Alternate Names, Assumed Identities, and Secret Codes: Olysseus, Oliseus, Odysseus

Yesterday I posted about etymologies and variants for Odysseus’ names. Eustathius records: ὁ ᾿Οδυσσεύς δέ που ᾿Ολυσσεύς καὶ ἡ ᾿Οδύσσεια ᾿Ολύσσεια. In a Boiotian inscription his name is Ὀλυσ(σ)εύς (Olusseus) and a few Corinthian inscriptions have Ὀλισ(σ)εύς (Olisseus). Rudolf Wachter (Non-Attic Greek Vase Inscriptions 2001, 267) argues that the Attic Olutteus and the Corinthian form just cited likely display a form that predates the epic spelling (and that it was the epic tradition itself that influenced the regularization).

While it seems these names may be non-Greek, this does not mean that Greek audiences did not hear echoes of the roots they knew for “woolly” (oulos), “scar” (oulê) or “destructive, ruinous” (oulos) in his name. At the same time, it does not matter whether or not one form predated the other–what matters is that Panhellenic audiences may have been familiar with multiple forms.

When Odysseus meets Penelope in disguise, he first describes what ‘Odysseus’ was wearing when he went to war, and then when she weeps, he comforts her by telling her that he has heard that Odysseus is nearby. Throughout his speech there are echoes of both his epic name Odysseus and what Wachter calls his “epichoric” (i.e. ‘local’) name.

Odyssey  19.254–271

“Revered wife of Odysseus, son of Laertes
Don’t harm your fair skin or wear out your heart
At all any longer, mourning your husband. I would not find fault at all.
For someone mourns [ODUretai] when she has lost [OLESasa] a different man,
A husband, one she has slept with and borne children to,
Different from Odysseus, a man they claim is like the gods.
But cease from mourning, take my speech to heart:
For I will speak truly and I will hide nothing.
Since I have already heard about the homecoming of Odysseus
Nearby, in the rich land of the Thesprotian men,
Alive. He took many fine possession there,
Seeking help throughout the country. But his faithful companions,
He lost [Olese] them along with his gray ship on the wine-faced sea
As he traveled from the island of Thrinakia. They were hateful [odusanto] to him,
Zeus and Helios. For his companions Helios’ cattle.
They all perished on the much-sounding sea.
But the waves through him on the keep of the ship to land,
The land of the Phaeacians, who are a race close to the gods.”

ὦ γύναι αἰδοίη Λαερτιάδεω ᾿Οδυσῆος,
μηκέτι νῦν χρόα καλὸν ἐναίρεο μηδέ τι θυμὸν  (255)
τῆκε πόσιν γοόωσα. νεμεσσῶμαί γε μὲν οὐδέν·
καὶ γάρ τίς τ’ ἀλλοῖον ὀδύρεται ἄνδρ’ ὀλέσασα
κουρίδιον, τῷ τέκνα τέκῃ φιλότητι μιγεῖσα,
ἢ ᾿Οδυσῆ’, ὅν φασι θεοῖσ’ ἐναλίγκιον εἶναι.
ἀλλὰ γόου μὲν παῦσαι, ἐμεῖο δὲ σύνθεο μῦθον· (260)
νημερτέως γάρ τοι μυθήσομαι οὐδ’ ἐπικεύσω,
ὡς ἤδη ᾿Οδυσῆος ἐγὼ περὶ νόστου ἄκουσα
ἀγχοῦ, Θεσπρωτῶν ἀνδρῶν ἐν πίονι δήμῳ,
ζωοῦ· αὐτὰρ ἄγει κειμήλια πολλὰ καὶ ἐσθλά,
αἰτίζων ἀνὰ δῆμον. ἀτὰρ ἐρίηρας ἑταίρους (265)
ὤλεσε καὶ νῆα γλαφυρὴν ἐνὶ οἴνοπι πόντῳ,
Θρινακίης ἄπο νήσου ἰών· ὀδύσαντο γὰρ αὐτῷ
Ζεύς τε καὶ ᾿Ηέλιος· τοῦ γὰρ βόας ἔκταν ἑταῖροι.
οἱ μὲν πάντες ὄλοντο πολυκλύστῳ ἐνὶ πόντῳ·
τὸν δ’ ἄρ’ ἐπὶ τρόπιος νηὸς βάλε κῦμ’ ἐπὶ χέρσου, (270)
Φαιήκων ἐς γαῖαν, οἳ ἀγχίθεοι γεγάασιν·

I am likely pressing this a bit, but the wordplay from a traditional level may be toying with different notions of Odysseus as a destroyer or as one hateful to the gods while on the level of this narrative, Odysseus may be invoking aspects of his name and character in a code for a patient Penelope. Given the ornate prohibition against weeping and the strange comparison to “another man” coupled with these sound games, I am entertaining for an evening at least that Odysseus has passed a secret message (perhaps ἐμεῖο δὲ σύνθεο μῦθον is a clue too). It may be interest to note that Penelope has just said (19.257-260):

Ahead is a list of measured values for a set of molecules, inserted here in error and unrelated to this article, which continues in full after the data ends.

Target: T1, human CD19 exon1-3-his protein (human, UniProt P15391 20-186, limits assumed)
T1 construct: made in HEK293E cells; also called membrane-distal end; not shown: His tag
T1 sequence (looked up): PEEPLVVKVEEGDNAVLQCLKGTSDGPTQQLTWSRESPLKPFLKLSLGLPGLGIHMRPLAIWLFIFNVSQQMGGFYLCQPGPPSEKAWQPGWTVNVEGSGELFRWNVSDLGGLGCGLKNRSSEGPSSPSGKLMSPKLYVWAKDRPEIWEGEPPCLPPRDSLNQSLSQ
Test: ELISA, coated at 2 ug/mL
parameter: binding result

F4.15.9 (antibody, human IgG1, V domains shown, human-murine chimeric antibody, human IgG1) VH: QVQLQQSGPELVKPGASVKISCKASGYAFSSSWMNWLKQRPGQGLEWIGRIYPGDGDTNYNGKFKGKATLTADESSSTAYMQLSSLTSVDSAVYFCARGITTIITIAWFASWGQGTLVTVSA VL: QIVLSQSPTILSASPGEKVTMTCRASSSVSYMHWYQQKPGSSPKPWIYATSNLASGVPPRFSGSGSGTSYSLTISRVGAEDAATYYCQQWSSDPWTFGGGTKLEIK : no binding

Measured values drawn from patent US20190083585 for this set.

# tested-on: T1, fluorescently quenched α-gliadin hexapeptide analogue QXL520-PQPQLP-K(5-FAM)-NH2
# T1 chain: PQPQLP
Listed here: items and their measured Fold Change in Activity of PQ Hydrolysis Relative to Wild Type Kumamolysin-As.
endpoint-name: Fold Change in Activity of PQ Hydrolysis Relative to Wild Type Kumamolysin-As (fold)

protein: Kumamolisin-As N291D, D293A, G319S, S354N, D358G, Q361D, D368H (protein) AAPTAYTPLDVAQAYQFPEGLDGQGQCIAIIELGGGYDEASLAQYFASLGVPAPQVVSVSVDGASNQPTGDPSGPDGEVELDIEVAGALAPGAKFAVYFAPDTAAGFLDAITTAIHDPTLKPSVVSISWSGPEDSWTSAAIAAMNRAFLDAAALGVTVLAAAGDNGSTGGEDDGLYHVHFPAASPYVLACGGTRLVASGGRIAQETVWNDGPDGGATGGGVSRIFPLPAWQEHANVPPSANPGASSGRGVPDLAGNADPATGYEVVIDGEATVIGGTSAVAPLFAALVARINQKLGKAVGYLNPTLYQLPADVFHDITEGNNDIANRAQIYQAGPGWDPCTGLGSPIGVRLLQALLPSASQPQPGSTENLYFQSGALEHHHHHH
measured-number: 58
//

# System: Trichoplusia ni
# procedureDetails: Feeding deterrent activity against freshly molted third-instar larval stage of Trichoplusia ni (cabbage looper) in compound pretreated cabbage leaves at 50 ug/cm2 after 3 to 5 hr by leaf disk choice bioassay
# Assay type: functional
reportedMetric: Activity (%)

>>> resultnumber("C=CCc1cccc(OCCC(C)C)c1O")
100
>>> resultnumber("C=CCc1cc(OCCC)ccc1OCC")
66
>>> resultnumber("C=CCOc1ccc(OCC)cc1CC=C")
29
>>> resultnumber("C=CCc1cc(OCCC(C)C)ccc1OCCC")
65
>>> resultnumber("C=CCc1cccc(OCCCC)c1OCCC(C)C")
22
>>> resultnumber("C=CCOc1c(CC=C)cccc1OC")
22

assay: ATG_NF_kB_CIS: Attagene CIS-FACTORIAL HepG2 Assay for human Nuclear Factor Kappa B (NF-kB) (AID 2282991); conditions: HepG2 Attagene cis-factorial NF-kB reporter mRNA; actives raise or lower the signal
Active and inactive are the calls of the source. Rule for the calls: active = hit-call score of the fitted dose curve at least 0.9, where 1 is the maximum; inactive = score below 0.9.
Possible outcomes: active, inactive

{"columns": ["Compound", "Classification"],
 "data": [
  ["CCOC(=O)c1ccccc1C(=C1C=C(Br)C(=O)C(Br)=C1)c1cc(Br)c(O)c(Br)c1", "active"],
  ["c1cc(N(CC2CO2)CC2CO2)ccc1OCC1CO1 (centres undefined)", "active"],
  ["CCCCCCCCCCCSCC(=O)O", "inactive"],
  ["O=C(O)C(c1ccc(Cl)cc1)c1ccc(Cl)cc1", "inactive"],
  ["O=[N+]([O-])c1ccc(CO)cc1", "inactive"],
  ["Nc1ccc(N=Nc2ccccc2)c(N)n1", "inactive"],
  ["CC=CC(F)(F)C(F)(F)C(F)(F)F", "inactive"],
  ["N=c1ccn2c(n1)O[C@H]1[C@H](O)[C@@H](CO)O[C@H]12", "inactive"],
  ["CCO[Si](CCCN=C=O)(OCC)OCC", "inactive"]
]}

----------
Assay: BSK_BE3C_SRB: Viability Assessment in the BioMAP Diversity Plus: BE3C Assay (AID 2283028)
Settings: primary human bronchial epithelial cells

“…I will not welcome him again
after he has come home to his paternal country.
Odysseus left with a wicked fate in his empty ship
going out to see Ev(il)-Ilion, which should not be named.”

…. τὸν δ’ οὐχ ὑποδέξομαι αὖτις
οἴκαδε νοστήσαντα φίλην ἐς πατρίδα γαῖαν.
τῶ ῥα κακῇ αἴσῃ κοίλης ἐπὶ νηὸς ᾿Οδυσσεὺς
ᾤχετ’ ἐποψόμενος Κακοΐλιον οὐκ ὀνομαστήν

Image result for Odysseus and Penelope

Twitter gave me help with this:

Special thanks also to @Giovanni_Lido.

Wool, Scar, Wholeness: Oúlos, Oulê, Oulos and Odysseus

In book 19 of the Odyssey, Odysseus (in disguise) confirms for Penelope that he saw Odysseus (in the past) as he was traveling to Troy by describing the woolen cloak and golden brooch he was wearing. Fewer than two hundred lines later, Eurykleia recognizes Odysseus by his scar. In Greek, the words used for the “wool”[oúlê] cloak and the scar [oulé] differ only in accent. Later in the Odyssey, Dolios uses another word that sounds the same but means something else to address Odysseus. How might audiences distinguish between these meanings? How might the epic capitalize upon their similarity? (see below for some answers)

Odyssey 19.225–227

“Glorious Odysseus had a purple wool [oúlên] cloak with a double fold
And the brooch on it was made of gold with double clasps
On the surface it had an intricate design.”

χλαῖναν πορφυρέην ‖ οὔλην ἔχε δῖος ᾿Οδυσσεύς,
διπλῆν· ἐν δ’ ἄρα οἱ περόνη χρυσοῖο τέτυκτο
αὐλοῖσιν διδύμοισι· πάροιθε δὲ δαίδαλον ἦεν·

19.390-394

“Immediately he pondered in his heart how she might not take him
And recognize his scar [oulén] and bring everything out in the open.
But she came near and took him up for bathing. Immediately
She recognized the scar [oulén] which long ago a boar gave him with its white fang
When he went to Parnassus to see Autolykos and his sons.”

αὐτίκα γὰρ κατὰ θυμὸν ὀΐσατο, μή ἑ λαβοῦσα
οὐλὴν ἀμφράσσαιτο καὶ ἀμφαδὰ ἔργα γένοιτο.
νίζε δ’ ἄρ’ ἄσσον ἰοῦσα ἄναχθ’ ἑόν· αὐτίκα δ’ ἔγνω
οὐλήν, τήν ποτέ μιν σῦς ἤλασε λευκῷ ὀδόντι
Παρνησόνδ’ ἐλθόντα μετ’ Αὐτόλυκόν τε καὶ υἷας,

Od. 24.402 (Dolios to Odysseus)

“Be well [oule] and be of great cheer. May the gods give you blessings”